Background: Although increasing glenosphere diameter has been found to increase passive range of motion (ROM) in simulated models of reverse total shoulder arthroplasty (rTSA), the clinical implications of glenosphere size are unclear. The purpose of our study was to determine the impact that glenosphere size had on short-term and midterm clinical outcomes, specifically American Shoulder and Elbow Surgeons (ASES) scores and ROM.
Methods: Prospectively collected data comparing patients receiving an rTSA with either a 38- or 42-mm glenosphere after a minimum 2-year follow-up were obtained. Clinical outcome measures included active ROM and ASES scores.
Results: We included 297 primary rTSAs in 290 patients: a 38-mm-diameter glenosphere was used in 160 shoulders and a 42-mm-diameter glenosphere in 137 shoulders. Of the patients, 191 were women and 99 were men. The mean age at the time of surgery was 72 years (range, 50-88 years). At last follow-up, improvements in active forward elevation (aFE) and active external rotation (aER) were significantly greater in shoulders with a 42-mm glenosphere (+59° vs +44° for aFE and +24° vs +18° for aER). Female shoulders treated with a 42-mm glenosphere had significantly greater improvements in aFE, aER, and functional scores. Male shoulders treated with a 38-mm glenosphere had significantly greater improvements in pain levels and ASES scores but less improvement in aFE. Complications and rates of scapular notching were similar between glenosphere sizes.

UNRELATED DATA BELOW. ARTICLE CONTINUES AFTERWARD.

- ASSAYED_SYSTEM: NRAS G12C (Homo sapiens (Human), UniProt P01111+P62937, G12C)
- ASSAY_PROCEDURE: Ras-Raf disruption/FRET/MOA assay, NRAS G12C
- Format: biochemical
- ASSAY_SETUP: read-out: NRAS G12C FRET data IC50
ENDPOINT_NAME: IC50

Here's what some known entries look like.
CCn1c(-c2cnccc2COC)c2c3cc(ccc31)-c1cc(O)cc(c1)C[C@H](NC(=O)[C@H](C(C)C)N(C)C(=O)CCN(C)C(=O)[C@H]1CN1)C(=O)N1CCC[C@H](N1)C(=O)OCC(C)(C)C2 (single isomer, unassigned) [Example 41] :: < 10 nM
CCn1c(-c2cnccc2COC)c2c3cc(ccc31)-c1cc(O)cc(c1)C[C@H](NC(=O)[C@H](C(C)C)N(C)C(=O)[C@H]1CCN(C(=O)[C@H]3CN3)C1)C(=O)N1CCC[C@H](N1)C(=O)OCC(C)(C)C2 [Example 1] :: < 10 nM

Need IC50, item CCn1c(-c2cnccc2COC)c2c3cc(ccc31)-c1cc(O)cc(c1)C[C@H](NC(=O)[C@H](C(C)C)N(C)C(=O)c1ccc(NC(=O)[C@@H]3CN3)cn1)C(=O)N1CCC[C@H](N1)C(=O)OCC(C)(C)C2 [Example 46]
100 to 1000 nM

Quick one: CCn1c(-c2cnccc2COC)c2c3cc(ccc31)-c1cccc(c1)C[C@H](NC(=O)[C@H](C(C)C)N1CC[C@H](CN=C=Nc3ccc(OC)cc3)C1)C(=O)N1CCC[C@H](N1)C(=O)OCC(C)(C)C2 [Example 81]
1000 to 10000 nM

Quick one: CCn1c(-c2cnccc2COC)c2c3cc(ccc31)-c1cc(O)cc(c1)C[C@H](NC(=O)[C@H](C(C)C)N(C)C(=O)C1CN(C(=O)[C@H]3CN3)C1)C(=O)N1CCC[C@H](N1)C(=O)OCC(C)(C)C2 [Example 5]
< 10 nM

Conclusions: Patients treated with 42-mm glenospheres had greater improvements in aFE and aER when compared with 38-mm glenospheres. Our results suggest a potential association among gender, glenosphere size, and improvement in clinical outcome scores.
Level of evidence: Level III; Retrospective Cohort Design; Treatment Study.
Keywords: Glenosphere size; gender differences in reverse total shoulder; glenosphere diameter; glenosphere size and clinical outcomes; reverse total shoulder arthroplasty; reverse total shoulder clinical outcomes.
Copyright © 2016 Journal of Shoulder and Elbow Surgery Board of Trustees. Published by Elsevier Inc. All rights reserved.